Elderberry wine is bitter - too much tannin?

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thomas8861

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Any advice welcomed.

We make elderberry wine every year and our recipe book says save it for two years in the bottle to taste it at its best - well for the first time we have managed to keep some for nearly two years but am disappointed that it still tastes bitter - plenty of fruit flavour and reasonable alcohol content but not that polished smooth flavour that my Grandad managed!

Looking through these forums I suspect that too much tannin -a result of using too much fruit - a strong possibility in my case since it seems logical to take advantage of whats there when its there!

If this were the case is there a remedial action that can reduce the tannin level/ impact or an additive that could disguise it - or could anyone recommend a blend with other wine that they have tried and liked?
 

Larryh86GT

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Some more expert than I are going to have to help you. I like sweet wine so I would just sweeten it but I know that may not work for you. I added tannin for the first time in my last batch of raspberry wine and I don't know what it's done for the flavor yet.

I see you live not so far from away where the book Watership Downs took place. (Hampshire). It's something I read and enjoyed a long time ago.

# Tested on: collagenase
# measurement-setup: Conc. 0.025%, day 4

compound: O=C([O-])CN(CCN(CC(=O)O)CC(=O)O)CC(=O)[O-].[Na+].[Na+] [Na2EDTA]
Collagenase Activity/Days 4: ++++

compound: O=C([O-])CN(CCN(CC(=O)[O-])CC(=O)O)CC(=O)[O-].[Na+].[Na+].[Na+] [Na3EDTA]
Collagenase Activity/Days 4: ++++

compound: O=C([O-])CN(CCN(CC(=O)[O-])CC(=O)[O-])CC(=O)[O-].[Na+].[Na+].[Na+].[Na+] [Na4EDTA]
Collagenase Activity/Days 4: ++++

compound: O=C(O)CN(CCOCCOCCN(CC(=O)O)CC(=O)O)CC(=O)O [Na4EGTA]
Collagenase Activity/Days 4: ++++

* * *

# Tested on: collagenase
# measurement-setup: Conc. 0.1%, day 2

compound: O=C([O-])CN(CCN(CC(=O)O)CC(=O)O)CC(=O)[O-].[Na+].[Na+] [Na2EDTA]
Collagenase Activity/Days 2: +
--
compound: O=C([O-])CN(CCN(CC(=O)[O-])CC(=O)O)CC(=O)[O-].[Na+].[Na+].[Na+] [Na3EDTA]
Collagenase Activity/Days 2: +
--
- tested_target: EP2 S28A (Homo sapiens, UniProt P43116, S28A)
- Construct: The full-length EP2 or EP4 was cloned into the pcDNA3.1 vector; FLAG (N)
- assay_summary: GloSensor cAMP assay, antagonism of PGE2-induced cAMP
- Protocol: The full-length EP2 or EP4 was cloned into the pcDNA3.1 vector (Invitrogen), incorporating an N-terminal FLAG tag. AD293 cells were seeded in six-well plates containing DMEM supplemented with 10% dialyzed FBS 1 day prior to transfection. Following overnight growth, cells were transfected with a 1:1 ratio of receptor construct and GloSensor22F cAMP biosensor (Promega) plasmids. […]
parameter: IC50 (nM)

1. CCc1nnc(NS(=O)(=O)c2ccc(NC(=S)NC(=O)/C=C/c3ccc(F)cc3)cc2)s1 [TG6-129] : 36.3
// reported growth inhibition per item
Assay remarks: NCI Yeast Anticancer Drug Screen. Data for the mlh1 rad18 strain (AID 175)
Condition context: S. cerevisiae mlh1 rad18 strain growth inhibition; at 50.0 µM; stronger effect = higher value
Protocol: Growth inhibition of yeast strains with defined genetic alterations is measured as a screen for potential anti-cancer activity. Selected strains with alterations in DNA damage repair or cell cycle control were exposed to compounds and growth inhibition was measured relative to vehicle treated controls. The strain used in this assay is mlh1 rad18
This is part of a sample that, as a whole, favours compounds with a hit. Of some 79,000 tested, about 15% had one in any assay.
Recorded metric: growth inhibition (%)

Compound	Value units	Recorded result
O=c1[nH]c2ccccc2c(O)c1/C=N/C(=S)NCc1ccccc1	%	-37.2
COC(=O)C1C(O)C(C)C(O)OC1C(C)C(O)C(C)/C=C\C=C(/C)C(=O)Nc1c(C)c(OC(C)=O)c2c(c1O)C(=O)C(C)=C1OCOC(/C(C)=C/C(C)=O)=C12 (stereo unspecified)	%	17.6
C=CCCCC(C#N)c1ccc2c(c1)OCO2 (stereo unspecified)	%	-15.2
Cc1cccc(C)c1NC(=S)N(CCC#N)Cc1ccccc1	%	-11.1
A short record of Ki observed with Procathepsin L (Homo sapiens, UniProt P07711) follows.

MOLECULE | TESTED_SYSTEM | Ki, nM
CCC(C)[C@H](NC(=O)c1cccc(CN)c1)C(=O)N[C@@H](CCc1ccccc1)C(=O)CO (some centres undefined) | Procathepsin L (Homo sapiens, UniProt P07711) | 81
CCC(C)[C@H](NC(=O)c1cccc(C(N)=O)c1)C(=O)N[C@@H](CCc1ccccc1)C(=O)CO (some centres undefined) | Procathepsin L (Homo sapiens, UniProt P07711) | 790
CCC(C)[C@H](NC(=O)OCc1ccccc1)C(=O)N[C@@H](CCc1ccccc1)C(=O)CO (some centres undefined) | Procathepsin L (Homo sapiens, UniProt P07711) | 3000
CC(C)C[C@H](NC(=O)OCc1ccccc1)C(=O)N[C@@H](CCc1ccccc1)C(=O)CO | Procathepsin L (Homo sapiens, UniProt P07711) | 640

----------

Larry
 

non-grapenut

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Some more expert than I are going to have to help you. I like sweet wine so I would just sweeten it but I know that may not work for you. I added tannin for the first time in my last batch of raspberry wine and I don't know what it's done for the flavor yet.

I see you live not so far from away where the book Watership Downs took place. (Hampshire). It's something I read and enjoyed a long time ago.

Larry
Larry: The cartoon is so sad. Waaaah! Seems I go tharn all the time. and
Thomas: I heard from here that using finings like bentonite will grab the tannins out of a wine.
 
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non-grapenut

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And Thomas...adding bentonite as fining will grab some tannin. I learned that from this forum.
 

winemaker_3352

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Not sure what you can add to it or blend with it - but if it is tannin - let age longer.

The astringency from the tannins is what causes the dry and puckery feeling in the mouth following the consumption of unripened fruit or red wine

The destruction or modification of tannins with time plays an important role in the ripening of fruit and the aging of wine.
 

Julie

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Welcome Thomas,

Can you please post up your recipe and what the process that you did to make your wine? In all honesty, we can not tell you what to do until we see what you have done. Without this information any advice we give is nothing more than a shot in the dark.
 

thomas8861

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Thanks again

Thanks all - I'll try Bentonite and sweeten some and post the recipe when I get a chance.

Larry - Hampshire is the far South for us - and I can guaruntee that crossing roads down there without looking will definately result in flat pack bunnies!

Rgds
 

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